The combination of ongoing advice, highest ethical standards and fee for service is a very compelling package — but not one that investors will necessarily grasp on their own. See: Veteran Merrill Lynch manager leaves seven registrations on the table to return to his pure-RIA roots.

2. What services do you provide?

Investors should know exactly what they get when they pay you. For example, they pay a fixed or hourly fee for a financial plan. Or, you wrap the planning expense into your asset-based fee. Make sure you describe all of the services that the investors receive for the monies that are deducted from their accounts: planning, investment advisory services, money management, custody and transactions. By fully disclosing fees and expenses, you are building a solid foundation for a lasting relationship.

3. The link between continuous services and continuous expenses

Investors do not need one-time services; they need continuous advice and services that help them achieve their long-term financial goals. These services can be divided into two categories: investment advice and servicing (meetings and reports). Continuous investment services include: strategy, asset allocation, manager selection and risk management. Servicing includes: performance reports, quarterly meetings, brokerage statements and investment outlooks. These services and reports justify the payment of a continuous advisory fee. Only RIAs and IARs are allowed to provide continuous advice and services. This is a major education opportunity: Only 18.3% of investors we surveyed made the connection between continuous services and specific continuous expenses.

4. The case for asset-based fees

There are four compelling arguments for asset-based fees.

1, Commissions are paid to advisors at the time of the sale and before any services are provided to investors. Let’s call it “paid in advance.” Fees, on the other hand, are paid at the beginning or end of each quarter, so it is “pay as you go.” Advisors who are paid in advance have no economic incentive to provide ongoing advice and services. See: How the new 12b(1) fee restrictions could transform the financial advisory industry.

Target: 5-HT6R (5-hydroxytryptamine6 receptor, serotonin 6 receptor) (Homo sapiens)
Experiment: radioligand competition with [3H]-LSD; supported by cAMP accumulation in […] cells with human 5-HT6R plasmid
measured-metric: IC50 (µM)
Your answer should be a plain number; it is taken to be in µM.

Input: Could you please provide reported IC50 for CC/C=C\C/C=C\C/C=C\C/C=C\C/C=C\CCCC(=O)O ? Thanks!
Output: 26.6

2. Your fee goes up and down with the market value of investor assets. Your clients’ assets must increase in value for you to make more money — not counting reinvested income and contributions. You, therefore, have a major economic incentive to increase the market value of your clients’ assets. See: The SEC needs to clean up its semantics before accusing RIAs of inflating AUM.

3. Then there is the 99:1 ratio. If your fee is 1% and the market value of your client’s assets increases by $100,000, your client makes $99,000 and you make $1,000. This division of market appreciation creates perspective for your 1% fee.

4. Your compensation stops if your results do not meet investor expectations (performance, risk management, servicing). This is a compelling argument for why investors should pay fees. Advisors who are paid in advance have no consequences for failure to meet the expectations that they created during the sales process.

5. Conflicts of interest: Why you work for the client

A lot of advisors we work with tell investors “Professionals who work for fees have fewer conflicts of interest”. But, they do not take the extra and crucial step of explaining exactly what those potential conflicts of interest are. As an example, advisors who are paid by investors work for investors. Advisors who are paid by third parties (broker-dealers, mutual fund companies) work for themselves or the third parties.

Three additional points drive this point home for investors:

1. You are required to put the interests of investors (e.g., achieving their goals) ahead of your interests (producing revenue).

2. Your advice does not affect your compensation.

3. Finally, the interests of third parties do not affect your advice the way, for example, a B-D that holds securities licenses may influence or control advisor recommendations.

Jack Waymire spent 28 years in the financial services industry. For 21 of those years he was the president of an RIA that provided advice and services to more than 50,000 individual and institutional investors. He is the founder of Paladin Registry (http://www.paladinregistry.com/for-advisor/about-us) that provides free tools and information to investors who use the services of financial advisors.


Mentioned in this article: